As originally designed, it’s minimalist. However, it’s also individualized and customizable. The Bullet Journal website has links to a variety of blogs and videos with advanced options people can incorporate. Some are elaborate and artistic, others are crisp and functional, but all are optional.

Don’t be fooled by Pinterest-perfect pages and Instagram-worthy layouts. No one needs 50 water-based Stabilo pens and mild-liners, nor is a degree in art required. You don’t have to buy a special notebook from a German company or the Bullet Journal site store in order to make the best use of the system… though I do like the dot-grid pages.

Over the course of the year, I went from artistic to… we’ll say “thrifty with my time.”

Pros: The basic system works great at what it’s designed to do.

  • I tracked a bunch of tasks, events, and projects throughout the year–professional work, personal stuff, and random things.
  • I had a personalized schedule that covered my days, month, and year–and it wasn’t tethered to my phone or wi-fi access (I work in a facility where I can’t have those things on hand).
  • I expressed my creative side while keeping the system fast and effective.
  • I can review everything I invested my time in over the last year.
  • More importantly, notes of fond moments and special experiences with my wife and kids bring those memories back.
  • Tracking efforts, habits, and tasks revealed several times when parts of my life went off-course.
  • I invested positive energy into my journal, which fueled me later when I needed it.

Cons: Anything I tried beyond the basics fell apart over time through neglect.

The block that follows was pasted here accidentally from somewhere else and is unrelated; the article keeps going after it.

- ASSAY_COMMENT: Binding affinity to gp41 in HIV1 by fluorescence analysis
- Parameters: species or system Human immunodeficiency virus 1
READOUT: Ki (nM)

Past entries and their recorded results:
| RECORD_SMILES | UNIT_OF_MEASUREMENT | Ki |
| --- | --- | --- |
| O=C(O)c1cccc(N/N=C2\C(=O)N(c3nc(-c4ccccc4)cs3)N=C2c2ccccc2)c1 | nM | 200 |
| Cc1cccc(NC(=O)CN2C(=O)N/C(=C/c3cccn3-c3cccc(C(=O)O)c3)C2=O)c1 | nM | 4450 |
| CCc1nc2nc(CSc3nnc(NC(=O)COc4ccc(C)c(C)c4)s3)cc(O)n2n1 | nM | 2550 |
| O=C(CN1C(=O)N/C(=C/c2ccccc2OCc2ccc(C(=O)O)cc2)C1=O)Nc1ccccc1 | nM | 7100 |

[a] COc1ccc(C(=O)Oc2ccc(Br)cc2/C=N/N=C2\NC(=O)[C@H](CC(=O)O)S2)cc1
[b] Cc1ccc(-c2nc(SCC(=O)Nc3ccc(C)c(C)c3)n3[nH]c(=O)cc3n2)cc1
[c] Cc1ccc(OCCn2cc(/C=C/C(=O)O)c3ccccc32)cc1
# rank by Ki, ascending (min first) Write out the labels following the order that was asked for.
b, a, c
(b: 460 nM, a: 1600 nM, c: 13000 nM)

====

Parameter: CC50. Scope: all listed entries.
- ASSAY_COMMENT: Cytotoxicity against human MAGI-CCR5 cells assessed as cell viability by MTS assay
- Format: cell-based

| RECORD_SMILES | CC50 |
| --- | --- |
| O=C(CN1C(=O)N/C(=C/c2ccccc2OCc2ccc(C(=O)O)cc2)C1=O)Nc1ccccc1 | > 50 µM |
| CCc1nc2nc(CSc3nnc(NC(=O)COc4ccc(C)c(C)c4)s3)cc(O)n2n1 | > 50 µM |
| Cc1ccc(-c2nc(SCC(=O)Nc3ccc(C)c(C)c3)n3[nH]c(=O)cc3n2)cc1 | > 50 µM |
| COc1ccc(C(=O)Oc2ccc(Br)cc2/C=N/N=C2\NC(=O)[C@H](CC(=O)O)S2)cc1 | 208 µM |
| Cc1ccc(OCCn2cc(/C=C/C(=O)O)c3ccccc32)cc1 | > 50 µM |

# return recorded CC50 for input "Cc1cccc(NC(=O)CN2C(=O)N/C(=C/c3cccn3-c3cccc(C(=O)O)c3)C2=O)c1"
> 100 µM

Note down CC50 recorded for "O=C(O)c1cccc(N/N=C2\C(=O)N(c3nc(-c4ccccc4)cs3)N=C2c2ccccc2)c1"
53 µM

• For the first half of 2017, I used a bunch of artsy spreads and habit trackers I’d seen online. That turned into more work than it was worth for me.
  • Looking back, I find several pages half-filled with material on particular projects or areas of interest. I didn’t go back to those and put them to use like I thought I would.
  • I had a great many lofty ideas which never came to fruition. “I’m going to read all these books… I’m going to write these other books… I’m going to document my daily word count… I’m going to fill up this list with songs recorded and posted on my Facebook page…”
  • If I wasn’t working at the office, it was easy to ignore the Bullet Journal. My holiday weekends are often blank gaps in my daily entries.

As you might guess from the above lists, the pros far outweigh the cons. In fact, part of the benefit of a journal or tracker system like this is seeing where efforts go half-finished or forgotten, and deciding if those efforts are worth continued investment. I could argue that some of my cons are the system showing me exactly what it’s supposed to about my actual commitments and priorities.

All told, my Bullet Journal experience has been positive. It’s a beneficial tool I will continue using for years to come.

Want information on how to set one up or adapt the system to your needs? Give yourself a Christmas present of better organization and time management. Start here.